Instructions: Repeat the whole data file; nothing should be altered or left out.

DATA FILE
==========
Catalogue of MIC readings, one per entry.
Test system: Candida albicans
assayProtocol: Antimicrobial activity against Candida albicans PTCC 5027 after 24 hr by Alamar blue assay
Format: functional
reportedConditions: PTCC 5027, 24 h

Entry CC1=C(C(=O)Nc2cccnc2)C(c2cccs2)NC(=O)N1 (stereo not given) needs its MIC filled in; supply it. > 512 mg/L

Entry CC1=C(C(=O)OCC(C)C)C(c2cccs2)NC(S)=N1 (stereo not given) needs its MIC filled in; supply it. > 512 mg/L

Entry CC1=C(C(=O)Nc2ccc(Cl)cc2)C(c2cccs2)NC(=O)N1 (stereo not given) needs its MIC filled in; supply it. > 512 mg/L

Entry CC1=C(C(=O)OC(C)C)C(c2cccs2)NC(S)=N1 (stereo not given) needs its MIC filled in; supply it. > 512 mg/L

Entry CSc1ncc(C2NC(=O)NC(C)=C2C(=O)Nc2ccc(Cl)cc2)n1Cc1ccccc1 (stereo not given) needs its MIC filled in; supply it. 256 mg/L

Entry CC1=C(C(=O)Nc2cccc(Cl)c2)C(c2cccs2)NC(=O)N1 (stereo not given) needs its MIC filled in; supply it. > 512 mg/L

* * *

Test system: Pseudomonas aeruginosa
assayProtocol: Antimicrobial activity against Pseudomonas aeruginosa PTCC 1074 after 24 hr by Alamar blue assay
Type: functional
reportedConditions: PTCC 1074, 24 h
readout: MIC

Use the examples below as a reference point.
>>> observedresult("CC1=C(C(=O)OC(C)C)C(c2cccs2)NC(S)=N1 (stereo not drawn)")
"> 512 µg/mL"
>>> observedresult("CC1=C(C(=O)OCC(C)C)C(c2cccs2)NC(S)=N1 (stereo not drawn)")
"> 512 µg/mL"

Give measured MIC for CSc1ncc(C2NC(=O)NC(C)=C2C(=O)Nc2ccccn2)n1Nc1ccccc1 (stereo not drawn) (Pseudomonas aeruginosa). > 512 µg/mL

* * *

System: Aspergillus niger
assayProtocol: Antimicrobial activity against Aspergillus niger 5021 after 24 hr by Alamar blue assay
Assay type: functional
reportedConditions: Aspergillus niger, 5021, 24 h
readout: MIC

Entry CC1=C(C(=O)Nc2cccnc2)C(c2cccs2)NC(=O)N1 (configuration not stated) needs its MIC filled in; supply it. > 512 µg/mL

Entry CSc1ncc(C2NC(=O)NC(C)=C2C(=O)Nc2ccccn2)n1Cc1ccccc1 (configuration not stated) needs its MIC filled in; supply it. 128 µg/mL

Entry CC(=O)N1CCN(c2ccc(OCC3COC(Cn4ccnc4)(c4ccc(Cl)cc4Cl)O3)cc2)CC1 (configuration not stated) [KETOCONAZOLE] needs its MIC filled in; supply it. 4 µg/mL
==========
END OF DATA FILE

Catalogue of MIC readings, one per entry.
Test system: Candida albicans
assayProtocol: Antimicrobial activity against Candida albicans PTCC 5027 after 24 hr by Alamar blue assay
Format: functional
reportedConditions: PTCC 5027, 24 h

Entry CC1=C(C(=O)Nc2cccnc2)C(c2cccs2)NC(=O)N1 (stereo not given) needs its MIC filled in; supply it. > 512 mg/L

Entry CC1=C(C(=O)OCC(C)C)C(c2cccs2)NC(S)=N1 (stereo not given) needs its MIC filled in; supply it. > 512 mg/L

Entry CC1=C(C(=O)Nc2ccc(Cl)cc2)C(c2cccs2)NC(=O)N1 (stereo not given) needs its MIC filled in; supply it. > 512 mg/L

Entry CC1=C(C(=O)OC(C)C)C(c2cccs2)NC(S)=N1 (stereo not given) needs its MIC filled in; supply it. > 512 mg/L

Entry CSc1ncc(C2NC(=O)NC(C)=C2C(=O)Nc2ccc(Cl)cc2)n1Cc1ccccc1 (stereo not given) needs its MIC filled in; supply it. 256 mg/L

Entry CC1=C(C(=O)Nc2cccc(Cl)c2)C(c2cccs2)NC(=O)N1 (stereo not given) needs its MIC filled in; supply it. > 512 mg/L

* * *

Test system: Pseudomonas aeruginosa
assayProtocol: Antimicrobial activity against Pseudomonas aeruginosa PTCC 1074 after 24 hr by Alamar blue assay
Type: functional
reportedConditions: PTCC 1074, 24 h
readout: MIC

Use the examples below as a reference point.
>>> observedresult("CC1=C(C(=O)OC(C)C)C(c2cccs2)NC(S)=N1 (stereo not drawn)")
"> 512 µg/mL"
>>> observedresult("CC1=C(C(=O)OCC(C)C)C(c2cccs2)NC(S)=N1 (stereo not drawn)")
"> 512 µg/mL"

Give measured MIC for CSc1ncc(C2NC(=O)NC(C)=C2C(=O)Nc2ccccn2)n1Nc1ccccc1 (stereo not drawn) (Pseudomonas aeruginosa). > 512 µg/mL

* * *

System: Aspergillus niger
assayProtocol: Antimicrobial activity against Aspergillus niger 5021 after 24 hr by Alamar blue assay
Assay type: functional
reportedConditions: Aspergillus niger, 5021, 24 h
readout: MIC

Entry CC1=C(C(=O)Nc2cccnc2)C(c2cccs2)NC(=O)N1 (configuration not stated) needs its MIC filled in; supply it. > 512 µg/mL

Entry CSc1ncc(C2NC(=O)NC(C)=C2C(=O)Nc2ccccn2)n1Cc1ccccc1 (configuration not stated) needs its MIC filled in; supply it. 128 µg/mL

Entry CC(=O)N1CCN(c2ccc(OCC3COC(Cn4ccnc4)(c4ccc(Cl)cc4Cl)O3)cc2)CC1 (configuration not stated) [KETOCONAZOLE] needs its MIC filled in; supply it. 4 µg/mL